The UK has a parliamentary system with 650 seats, representing 650 distinct geographically bounded constituencies. Each seat elects an MP. An MP wins if they get more votes than anyone else from voters in their constituency. The party with the most MPs forms the government. That party leader becomes Prime Minister.
But you know all this.
In 2018, following pressure from organisations like us, Facebook started up an Ad Library, designed to provide near-real time transparency into what people were doing with political ads.
Unfortunately, right from the start, there were two major gaps.
One was targeting transparency (more on that elsewhere), the other, was detailed geographical information about where ads were being shown.
Facebook provides some, but it’s different in every country. Sometimes they break down national geography in a way that lets you see how just a few thousand people are being targeted. Other times, the geographical units are much larger, comprising tens of millions of people.
The people living and voting in those bigger geographical units get the worst deal from Facebook.
For example, Facebook offers geographical transparency for the four countries that make up the UK: England (which contains 533 parliamentary constituencies and 56 million people), Scotland (59 and 5 million), Wales (40 and 3 million) and Northern Ireland (18 for just under 2 million people).
So, if you want to know who’s running ads in a single constituency or ward in a general election, or get a picture of the totality of ad spending in the same, you’re out of luck.
In our estimation, England is the worst served place in the world when it comes to Facebook’s geographical transparency. In an electoral system that’s totally dependent on the outcomes of a large number of electoral units, Facebook hands the English a paint-roller and asks them to fill in a colouring book.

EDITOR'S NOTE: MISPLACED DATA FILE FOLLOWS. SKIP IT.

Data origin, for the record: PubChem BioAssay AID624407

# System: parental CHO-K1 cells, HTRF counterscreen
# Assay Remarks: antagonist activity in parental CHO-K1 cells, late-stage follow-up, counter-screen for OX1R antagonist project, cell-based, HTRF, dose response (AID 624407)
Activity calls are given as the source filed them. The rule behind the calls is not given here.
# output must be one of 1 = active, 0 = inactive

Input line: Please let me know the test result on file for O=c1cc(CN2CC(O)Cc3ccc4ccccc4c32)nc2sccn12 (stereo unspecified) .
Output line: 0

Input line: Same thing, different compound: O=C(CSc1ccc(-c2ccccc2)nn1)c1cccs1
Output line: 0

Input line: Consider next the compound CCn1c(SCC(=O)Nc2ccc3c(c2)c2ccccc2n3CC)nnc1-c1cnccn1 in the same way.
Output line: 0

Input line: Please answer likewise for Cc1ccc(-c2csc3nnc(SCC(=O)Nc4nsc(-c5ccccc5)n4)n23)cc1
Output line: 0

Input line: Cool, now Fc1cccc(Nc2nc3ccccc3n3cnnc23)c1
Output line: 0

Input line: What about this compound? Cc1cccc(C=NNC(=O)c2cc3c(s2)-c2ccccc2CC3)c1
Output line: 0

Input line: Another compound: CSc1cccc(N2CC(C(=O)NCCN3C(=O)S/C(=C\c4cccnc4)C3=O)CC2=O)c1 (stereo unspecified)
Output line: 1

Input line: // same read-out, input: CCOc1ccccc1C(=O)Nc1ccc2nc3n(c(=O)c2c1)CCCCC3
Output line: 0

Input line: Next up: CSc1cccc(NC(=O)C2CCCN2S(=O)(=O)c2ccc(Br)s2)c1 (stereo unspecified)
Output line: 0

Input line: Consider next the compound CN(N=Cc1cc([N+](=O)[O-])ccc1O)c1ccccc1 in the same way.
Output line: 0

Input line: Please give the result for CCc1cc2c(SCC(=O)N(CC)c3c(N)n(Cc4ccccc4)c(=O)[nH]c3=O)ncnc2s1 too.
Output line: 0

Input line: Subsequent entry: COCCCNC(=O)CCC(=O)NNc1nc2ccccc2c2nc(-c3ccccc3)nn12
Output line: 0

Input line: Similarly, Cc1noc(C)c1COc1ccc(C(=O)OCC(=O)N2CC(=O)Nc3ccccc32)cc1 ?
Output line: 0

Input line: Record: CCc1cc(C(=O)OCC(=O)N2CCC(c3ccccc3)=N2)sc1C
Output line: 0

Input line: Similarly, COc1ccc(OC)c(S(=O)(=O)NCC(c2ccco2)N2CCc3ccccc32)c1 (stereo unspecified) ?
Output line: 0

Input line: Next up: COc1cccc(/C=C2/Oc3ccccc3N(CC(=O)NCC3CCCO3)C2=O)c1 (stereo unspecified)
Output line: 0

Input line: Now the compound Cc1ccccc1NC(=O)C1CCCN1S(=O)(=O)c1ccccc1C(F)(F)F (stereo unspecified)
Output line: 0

The trend extends to many highly populous areas. For example, Sao Paulo state in Brazil (45 million people), California in the US (39 million), NordRhein Westphalia in Germany (18 million) and Ontario in Canada (15 million) all also get a raw deal.
Why might that be?
Well, we can’t see a good reason for it.
Facebook knows pretty well where ads are being targeted and delivered. It shouldn’t be a problem for them to provide this information via transparency tools. (By comparison, Google provides quite granular geographical transparency for political ads, though the rest of their offering leaves much to be desired).
There’s no obvious privacy or population size issue (after all, Ireland gets a county level breakdown, meaning that County Leitrim, with a population of just 32,000, smaller than any UK constituency, gets to see exactly which ads are running there).
Nor is data about constituency and ward boundaries hard to get hold of.
Perhaps there’s an issue around advertiser confidentiality? After all, political advertisers might prefer Facebook to hide what they’re up to for them. So what. There’s no obvious democratic or public interest reason for a political campaign to run a secret strategy.
If more transparency is to lead to more accountability, it needs to be worth having. One way platforms (and regulation) can help with this, is by helping to show what’s really happening in elections, where it’s happening and to what extent. This would empower researchers and journalists to tell a fuller, richer story and, where they find it, make it easier to expose bad practices.
In the end, the only conclusion to draw is that Facebook has been lazy on increasing geographical transparency for the last four years.
It’s obvious what they need to do, and they should get on with it.